Instead, Israel appears to be taking advantage of Biden’s near-total deference to Netanyahu to do what previous American presidents have prevented Israel from doing—drag the US into a regional war with Iran and its allies. Another former Israeli prime minister, Naftali Bennett, argued in The Wall Street Journal only a week ago that “the U.S. and Israel need to take Iran on directly.”

There is little doubt that war with Iran, Hezbollah, and the Houthis would be ruinous for the region and for the United States. Though Biden opposes a widening of the war, he has been nonchalant about the risk of escalation.

That risks exists on four fronts: between Israel and the Lebanese Hezbollah, in Syria and Iraq due to attacks on US troops by militias aligned with Iran, the Red Sea between the Houthis and the US Navy, and between Israel and Iran following both the assassination of an Iranian general in Syria and the explosion in Kerman today at the commemoration of the death of General Qassem Soleimani that has killed more than 100. (It remains unclear whether Israel played a role in that attack, but it has nonetheless increased tensions in the region.)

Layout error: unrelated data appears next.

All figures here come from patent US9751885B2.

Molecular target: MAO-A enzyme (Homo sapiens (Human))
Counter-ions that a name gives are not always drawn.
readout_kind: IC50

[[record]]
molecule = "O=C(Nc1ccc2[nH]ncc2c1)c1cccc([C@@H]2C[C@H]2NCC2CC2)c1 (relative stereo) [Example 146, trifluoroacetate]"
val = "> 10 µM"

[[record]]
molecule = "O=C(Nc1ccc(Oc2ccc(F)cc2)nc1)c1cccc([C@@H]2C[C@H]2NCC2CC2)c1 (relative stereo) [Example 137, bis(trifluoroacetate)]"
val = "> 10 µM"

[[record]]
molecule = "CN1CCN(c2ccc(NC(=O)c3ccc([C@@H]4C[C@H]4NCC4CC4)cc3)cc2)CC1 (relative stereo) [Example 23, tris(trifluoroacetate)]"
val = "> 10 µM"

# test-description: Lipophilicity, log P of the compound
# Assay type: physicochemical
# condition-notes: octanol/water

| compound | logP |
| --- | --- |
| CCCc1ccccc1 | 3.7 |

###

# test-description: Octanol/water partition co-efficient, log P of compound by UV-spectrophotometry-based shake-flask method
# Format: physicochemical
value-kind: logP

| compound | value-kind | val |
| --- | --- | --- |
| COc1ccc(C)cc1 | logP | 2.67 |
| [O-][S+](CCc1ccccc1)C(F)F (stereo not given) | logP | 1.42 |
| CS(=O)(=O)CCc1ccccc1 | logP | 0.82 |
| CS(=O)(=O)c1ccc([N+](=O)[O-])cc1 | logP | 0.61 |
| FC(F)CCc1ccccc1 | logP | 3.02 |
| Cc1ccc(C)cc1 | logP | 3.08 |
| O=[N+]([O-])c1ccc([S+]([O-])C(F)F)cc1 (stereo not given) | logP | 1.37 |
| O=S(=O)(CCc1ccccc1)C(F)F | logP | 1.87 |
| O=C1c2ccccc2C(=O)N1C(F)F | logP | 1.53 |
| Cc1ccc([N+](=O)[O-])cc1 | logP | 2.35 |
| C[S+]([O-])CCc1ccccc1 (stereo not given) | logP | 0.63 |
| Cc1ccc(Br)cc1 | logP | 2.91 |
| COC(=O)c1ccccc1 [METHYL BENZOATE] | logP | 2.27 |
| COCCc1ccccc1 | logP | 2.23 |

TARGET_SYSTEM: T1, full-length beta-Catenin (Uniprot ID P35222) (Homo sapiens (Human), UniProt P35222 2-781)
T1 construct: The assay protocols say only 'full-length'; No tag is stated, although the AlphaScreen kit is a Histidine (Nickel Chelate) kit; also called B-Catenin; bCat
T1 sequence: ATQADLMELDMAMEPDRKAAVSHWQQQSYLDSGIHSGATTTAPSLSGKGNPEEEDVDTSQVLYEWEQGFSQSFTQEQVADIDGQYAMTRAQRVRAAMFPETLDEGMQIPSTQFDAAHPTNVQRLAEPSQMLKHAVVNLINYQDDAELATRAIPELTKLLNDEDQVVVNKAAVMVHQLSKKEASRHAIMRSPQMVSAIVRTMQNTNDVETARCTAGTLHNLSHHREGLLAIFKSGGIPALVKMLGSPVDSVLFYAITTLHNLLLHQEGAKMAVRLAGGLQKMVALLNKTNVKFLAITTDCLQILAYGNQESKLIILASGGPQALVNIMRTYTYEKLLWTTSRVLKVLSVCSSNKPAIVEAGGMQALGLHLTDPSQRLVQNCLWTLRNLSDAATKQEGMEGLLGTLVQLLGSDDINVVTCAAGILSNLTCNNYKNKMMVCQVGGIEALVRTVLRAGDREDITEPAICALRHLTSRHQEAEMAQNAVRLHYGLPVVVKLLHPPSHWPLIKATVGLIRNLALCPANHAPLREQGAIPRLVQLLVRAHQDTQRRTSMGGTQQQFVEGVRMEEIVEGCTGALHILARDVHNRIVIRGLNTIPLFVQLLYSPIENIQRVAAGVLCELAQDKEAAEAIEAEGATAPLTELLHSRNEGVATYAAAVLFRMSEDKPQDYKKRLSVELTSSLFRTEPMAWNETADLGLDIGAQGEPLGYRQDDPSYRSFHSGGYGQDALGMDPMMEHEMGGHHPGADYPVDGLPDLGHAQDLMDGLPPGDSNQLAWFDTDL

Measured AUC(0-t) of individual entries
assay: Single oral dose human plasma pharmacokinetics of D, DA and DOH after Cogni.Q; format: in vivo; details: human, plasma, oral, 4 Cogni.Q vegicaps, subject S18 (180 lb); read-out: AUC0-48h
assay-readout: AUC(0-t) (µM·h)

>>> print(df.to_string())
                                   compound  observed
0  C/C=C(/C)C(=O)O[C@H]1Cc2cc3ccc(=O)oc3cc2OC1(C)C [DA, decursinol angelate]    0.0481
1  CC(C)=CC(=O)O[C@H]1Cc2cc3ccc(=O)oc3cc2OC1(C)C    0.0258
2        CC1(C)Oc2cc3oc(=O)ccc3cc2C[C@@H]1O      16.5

Increased attacks on US troops are directly linked to Israel’s war in Gaza. Between January 2021 and March 2023, Iraqi militias targeted US personnel around 80 times. Since October 7, 2023, however, more than 100 such attacks have been conducted.

While Biden has sought to deter Iran and its allies by moving more US troops and ships to the region, he has refused to pursue the most obvious and effective way of de-escalating tensions and putting American troops out of harm’s way: a cease-fire in Gaza.

Indeed, during the six days in November that a cease-fire was in place, attacks by Iraqi militias on US troops stopped. Only a day before the cease-fire, the militias targeted the US in six separate attacks. The Houthis also dramatically decreased their targeting of ships in the Red Sea during the cease-fire. Still, Biden refuses to budge. If the question earlier was how many innocent Palestinians would have to die before Biden would come to his senses and finally demand a cease-fire, the question may soon become how many Americans must die before he musters the courage to say no to Israel.

Trita Parsi

Trita Parsi is the executive vice president of the Quincy Institute. He is the author, most recently, of Losing an Enemy: Obama, Iran, and the Triumph of Diplomacy.